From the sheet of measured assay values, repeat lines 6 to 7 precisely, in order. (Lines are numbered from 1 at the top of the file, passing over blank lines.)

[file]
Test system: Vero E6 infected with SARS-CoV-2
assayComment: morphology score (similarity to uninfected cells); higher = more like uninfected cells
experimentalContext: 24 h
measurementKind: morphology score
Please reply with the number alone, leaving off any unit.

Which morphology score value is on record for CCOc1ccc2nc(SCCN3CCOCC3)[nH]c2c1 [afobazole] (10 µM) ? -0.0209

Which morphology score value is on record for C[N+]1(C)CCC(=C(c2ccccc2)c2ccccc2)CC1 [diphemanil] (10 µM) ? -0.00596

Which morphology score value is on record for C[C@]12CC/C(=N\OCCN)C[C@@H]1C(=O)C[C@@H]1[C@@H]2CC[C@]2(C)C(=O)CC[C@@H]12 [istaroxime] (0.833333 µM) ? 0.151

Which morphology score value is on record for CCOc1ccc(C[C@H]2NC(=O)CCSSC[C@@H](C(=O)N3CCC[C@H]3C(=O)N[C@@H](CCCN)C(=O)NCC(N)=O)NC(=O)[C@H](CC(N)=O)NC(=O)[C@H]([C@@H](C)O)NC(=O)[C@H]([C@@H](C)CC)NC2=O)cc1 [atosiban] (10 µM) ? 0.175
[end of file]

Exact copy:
Which morphology score value is on record for CCOc1ccc2nc(SCCN3CCOCC3)[nH]c2c1 [afobazole] (10 µM) ? -0.0209

Which morphology score value is on record for C[N+]1(C)CCC(=C(c2ccccc2)c2ccccc2)CC1 [diphemanil] (10 µM) ? -0.00596